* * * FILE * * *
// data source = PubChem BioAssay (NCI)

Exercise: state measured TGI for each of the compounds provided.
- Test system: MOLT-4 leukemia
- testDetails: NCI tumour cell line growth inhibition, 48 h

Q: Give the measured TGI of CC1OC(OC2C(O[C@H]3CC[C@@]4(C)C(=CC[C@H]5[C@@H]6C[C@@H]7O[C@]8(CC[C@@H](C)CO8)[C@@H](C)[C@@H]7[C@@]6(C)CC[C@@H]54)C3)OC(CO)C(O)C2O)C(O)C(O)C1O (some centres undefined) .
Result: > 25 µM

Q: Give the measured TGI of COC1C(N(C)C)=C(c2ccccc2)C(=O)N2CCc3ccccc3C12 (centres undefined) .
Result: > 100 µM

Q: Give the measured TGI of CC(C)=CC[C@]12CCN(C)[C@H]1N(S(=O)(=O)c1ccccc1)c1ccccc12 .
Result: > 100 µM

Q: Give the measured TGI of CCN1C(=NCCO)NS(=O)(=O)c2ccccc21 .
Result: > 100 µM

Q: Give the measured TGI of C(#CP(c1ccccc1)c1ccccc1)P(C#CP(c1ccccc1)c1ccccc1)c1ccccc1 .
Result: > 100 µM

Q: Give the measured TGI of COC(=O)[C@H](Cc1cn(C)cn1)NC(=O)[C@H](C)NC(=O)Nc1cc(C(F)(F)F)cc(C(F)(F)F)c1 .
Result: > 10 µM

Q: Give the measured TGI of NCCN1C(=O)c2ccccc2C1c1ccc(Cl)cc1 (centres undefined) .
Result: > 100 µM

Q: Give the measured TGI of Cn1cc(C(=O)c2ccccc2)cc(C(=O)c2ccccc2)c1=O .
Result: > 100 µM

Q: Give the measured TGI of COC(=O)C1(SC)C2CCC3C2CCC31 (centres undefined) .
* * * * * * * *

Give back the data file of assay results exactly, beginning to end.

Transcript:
// data source = PubChem BioAssay (NCI)

Exercise: state measured TGI for each of the compounds provided.
- Test system: MOLT-4 leukemia
- testDetails: NCI tumour cell line growth inhibition, 48 h

Q: Give the measured TGI of CC1OC(OC2C(O[C@H]3CC[C@@]4(C)C(=CC[C@H]5[C@@H]6C[C@@H]7O[C@]8(CC[C@@H](C)CO8)[C@@H](C)[C@@H]7[C@@]6(C)CC[C@@H]54)C3)OC(CO)C(O)C2O)C(O)C(O)C1O (some centres undefined) .
Result: > 25 µM

Q: Give the measured TGI of COC1C(N(C)C)=C(c2ccccc2)C(=O)N2CCc3ccccc3C12 (centres undefined) .
Result: > 100 µM

Q: Give the measured TGI of CC(C)=CC[C@]12CCN(C)[C@H]1N(S(=O)(=O)c1ccccc1)c1ccccc12 .
Result: > 100 µM

Q: Give the measured TGI of CCN1C(=NCCO)NS(=O)(=O)c2ccccc21 .
Result: > 100 µM

Q: Give the measured TGI of C(#CP(c1ccccc1)c1ccccc1)P(C#CP(c1ccccc1)c1ccccc1)c1ccccc1 .
Result: > 100 µM

Q: Give the measured TGI of COC(=O)[C@H](Cc1cn(C)cn1)NC(=O)[C@H](C)NC(=O)Nc1cc(C(F)(F)F)cc(C(F)(F)F)c1 .
Result: > 10 µM

Q: Give the measured TGI of NCCN1C(=O)c2ccccc2C1c1ccc(Cl)cc1 (centres undefined) .
Result: > 100 µM

Q: Give the measured TGI of Cn1cc(C(=O)c2ccccc2)cc(C(=O)c2ccccc2)c1=O .
Result: > 100 µM

Q: Give the measured TGI of COC(=O)C1(SC)C2CCC3C2CCC31 (centres undefined) .